Peng Shuai and the High Stakes of Business in China
When Peng Shuai, a Chinese tennis star, posted on Chinese social media, on November 2nd, about her relationship with Zhang Gaoli, a former vice-premier of China and a member of the Politburo, she did not hide her despair or her foreboding. Peng’s voice was raw and unsparing, even of herself. She alleged that Gaoli had raped her at his home, and described the painful complexity of the relationship that, she said, followed that encounter. She wrote that they had had a similar relationship years before. She had no proof, she wrote, “just the real experiences of twisted, ruined me.”
Over the years, other high-ranking Chinese officials have been accused of misconduct, but only in Party purges. Peng, who had reached world No. 1 as a doubles player and had won two Grand Slam doubles championships, had been hailed as a hero—the country’s “golden flower,” as one state-sponsored newspaper put it. She was taking an unprecedented risk, and it seemed she knew what might come of it. “Even if I’m an egg throwing myself at a rock, even if I’m a moth flying at a flame, courting my own destruction,” she wrote, “I will still speak the truth of us.”
The post was up for about ten minutes before the state’s well-oiled machinery of censorship kicked into gear and took it down. Comments on Peng’s account were locked. Screenshots of her sixteen-hundred-word post, which were spreading, were scrubbed. Her name disappeared from Internet searches. Emojis and words related to the case did, too. For a while, even the word “tennis” was blocked. Behind the state’s erasure of Peng’s presence on the Chinese Internet was another urgent and troubling question: What would happen to her?
Everyone at the Women’s Tennis Association was worried. Their attempts to reach Peng through her contacts and through diplomatic channels failed. On November 14th, nearly two weeks after Peng’s initial post, Steve Simon, the chairman and C.E.O. of the W.T.A., gave an interview to the Times’ Christopher Clarey. His organization had been assured that Peng was safe, Simon said, but that wasn’t enough. The Chinese government needed to prove and guarantee Peng’s safety, and launch an investigation into her allegations. He also called on China to end censorship on the subject. Otherwise, he said, “we would be prepared to take that step and not operate our business in China if that’s what it came to.” Over the next few days, in interviews with CNN and in other public statements, Simon reiterated the tour’s position. “Our absolute and unwavering priority is the health and safety of our players. We are speaking out so justice can be done,” he said.
It is hard to overstate the push the W.T.A. has made into China over the past decade, ever since Li Na won the French Open title, in 2011, with a hundred and sixteen million people in China watching on television. In 2019, the tour had nine events in the country, including its crown jewel, the World Tour Finals. A few years ago, Simon boasted of China’s “billion dollar” investment in the sport: the gleaming new stadiums that dotted the country and the stupendously large purses. (The fourteen million dollars in prize money for the W.T.A. Finals dwarfed the nine million dollars committed to the Association of Tennis Professionals’ parallel event for men.) China’s buy-in opened up new markets and opportunities for the tour—Jon Wertheim, of Sports Illustrated, reported that “at least one-third” of the W.T.A.’s revenue came from China, a figure heralded as symbolically significant. Founded on the principles of gender equality, the W.T.A. had long foregrounded the fight for equal pay. It became possible, or convenient, to confuse the rights with the money. In discussing the decision to move the Tour Finals to Shenzhen, in 2019, Simon said, “There was a true commitment here, trying to do something about ‘walking the walk’ when it comes to women’s empowerment.”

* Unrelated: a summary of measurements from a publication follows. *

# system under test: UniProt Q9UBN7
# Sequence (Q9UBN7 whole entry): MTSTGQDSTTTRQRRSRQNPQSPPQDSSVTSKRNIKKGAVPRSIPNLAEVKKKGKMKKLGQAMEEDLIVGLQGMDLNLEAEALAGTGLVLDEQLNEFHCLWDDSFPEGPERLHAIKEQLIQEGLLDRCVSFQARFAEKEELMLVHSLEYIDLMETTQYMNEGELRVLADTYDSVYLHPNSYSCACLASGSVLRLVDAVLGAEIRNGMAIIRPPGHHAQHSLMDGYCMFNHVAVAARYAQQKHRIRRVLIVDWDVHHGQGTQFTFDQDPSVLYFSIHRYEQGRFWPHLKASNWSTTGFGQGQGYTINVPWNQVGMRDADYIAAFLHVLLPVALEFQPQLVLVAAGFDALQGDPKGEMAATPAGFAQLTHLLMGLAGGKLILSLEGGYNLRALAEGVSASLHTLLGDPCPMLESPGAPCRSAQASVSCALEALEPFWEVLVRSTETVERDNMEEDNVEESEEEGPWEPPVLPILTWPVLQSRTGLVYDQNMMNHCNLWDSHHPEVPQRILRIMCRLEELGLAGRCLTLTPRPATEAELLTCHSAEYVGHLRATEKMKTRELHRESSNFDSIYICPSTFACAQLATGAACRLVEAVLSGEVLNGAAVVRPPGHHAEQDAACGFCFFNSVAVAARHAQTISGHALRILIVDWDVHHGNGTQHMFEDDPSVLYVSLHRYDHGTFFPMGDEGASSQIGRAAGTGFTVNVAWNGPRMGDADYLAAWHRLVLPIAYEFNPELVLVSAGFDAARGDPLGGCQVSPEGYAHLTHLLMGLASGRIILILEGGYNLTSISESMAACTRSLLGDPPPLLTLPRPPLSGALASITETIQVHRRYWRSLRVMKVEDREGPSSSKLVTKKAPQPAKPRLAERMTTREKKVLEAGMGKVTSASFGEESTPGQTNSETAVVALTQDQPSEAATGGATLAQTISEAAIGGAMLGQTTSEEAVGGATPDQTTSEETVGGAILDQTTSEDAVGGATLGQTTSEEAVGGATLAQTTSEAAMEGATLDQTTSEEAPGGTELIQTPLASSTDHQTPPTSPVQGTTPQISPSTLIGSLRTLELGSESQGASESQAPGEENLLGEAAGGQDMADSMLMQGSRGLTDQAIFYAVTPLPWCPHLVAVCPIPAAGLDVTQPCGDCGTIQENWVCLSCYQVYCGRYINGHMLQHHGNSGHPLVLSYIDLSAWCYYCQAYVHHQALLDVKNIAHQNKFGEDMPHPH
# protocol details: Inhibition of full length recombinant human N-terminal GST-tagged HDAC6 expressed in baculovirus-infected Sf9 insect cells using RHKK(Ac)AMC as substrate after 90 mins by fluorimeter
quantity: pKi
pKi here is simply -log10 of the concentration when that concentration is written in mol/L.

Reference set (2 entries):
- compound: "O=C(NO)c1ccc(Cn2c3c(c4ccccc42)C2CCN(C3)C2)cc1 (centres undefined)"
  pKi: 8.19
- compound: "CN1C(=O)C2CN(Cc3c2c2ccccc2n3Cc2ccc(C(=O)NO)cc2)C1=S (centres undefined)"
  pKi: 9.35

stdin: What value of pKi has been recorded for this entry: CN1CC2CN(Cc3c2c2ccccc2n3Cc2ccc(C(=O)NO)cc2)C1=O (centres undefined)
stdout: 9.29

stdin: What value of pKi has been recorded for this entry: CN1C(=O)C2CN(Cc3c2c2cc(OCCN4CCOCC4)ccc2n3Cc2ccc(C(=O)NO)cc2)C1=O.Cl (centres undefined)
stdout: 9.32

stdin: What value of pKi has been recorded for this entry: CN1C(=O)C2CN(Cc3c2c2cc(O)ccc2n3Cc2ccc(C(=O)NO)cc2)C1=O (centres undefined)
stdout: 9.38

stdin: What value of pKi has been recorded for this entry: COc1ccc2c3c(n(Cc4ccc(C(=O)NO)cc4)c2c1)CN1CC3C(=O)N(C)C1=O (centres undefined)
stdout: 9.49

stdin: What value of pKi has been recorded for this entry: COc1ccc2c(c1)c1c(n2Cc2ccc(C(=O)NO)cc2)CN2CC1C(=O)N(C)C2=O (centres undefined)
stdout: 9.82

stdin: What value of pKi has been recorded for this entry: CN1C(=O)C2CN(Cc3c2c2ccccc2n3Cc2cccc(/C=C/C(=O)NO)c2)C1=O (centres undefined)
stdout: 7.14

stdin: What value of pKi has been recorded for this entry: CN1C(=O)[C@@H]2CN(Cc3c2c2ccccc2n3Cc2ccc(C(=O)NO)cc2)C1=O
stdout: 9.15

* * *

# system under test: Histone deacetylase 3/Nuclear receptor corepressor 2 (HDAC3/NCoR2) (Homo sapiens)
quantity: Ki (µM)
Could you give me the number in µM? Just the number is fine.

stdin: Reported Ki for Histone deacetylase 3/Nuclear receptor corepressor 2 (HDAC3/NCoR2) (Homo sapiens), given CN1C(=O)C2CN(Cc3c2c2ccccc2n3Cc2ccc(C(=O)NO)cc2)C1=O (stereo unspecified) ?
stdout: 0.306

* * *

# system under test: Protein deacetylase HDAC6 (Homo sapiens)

But it was clear that the Chinese government was, above all, interested in its own empowerment. Only weeks before those 2019 finals took place, the stadium grounds in Shenzhen were filled with tanks and used for military exercises to send a message to civilians protesting in Hong Kong, only a short drive away. China had a history of censoring its people; it was a core tenet of governance in that country. The major corporations that did business in the country—Nike, Google, Facebook, Apple, the N.B.A.—had to accept it. Few did not fall in line.
This situation with Peng, though, seemed like a reckoning: At a time of financial difficulty, the W.T.A. was willing to give up all that revenue in China if the government did not meet the association’s demands. A state-affiliated Twitter account, which is not viewable within China, released an “email” that, it claimed, Peng Shuai had sent to the W.T.A. “I’ve just been resting at home and everything is fine,” the text read. It also refuted the accusations of sexual assault. Simon was not appeased. “The statement released today by Chinese state media concerning Peng Shuai only raises my concerns as to her safety and whereabouts,” he said. Over the next few days, the state coördinated several more “sightings” of Peng: a video taken at a restaurant, in which the obviously canned dialogue established that the date was November 20th; another video of her signing autographs at a youth tennis tournament in Beijing. Simon maintained that he would not be convinced of her safety until he’d talked to her privately. Meanwhile, Peng’s well-being had become a matter of international significance. The U.N. released a statement in support of Peng. The White House spoke of its concern and demanded justice.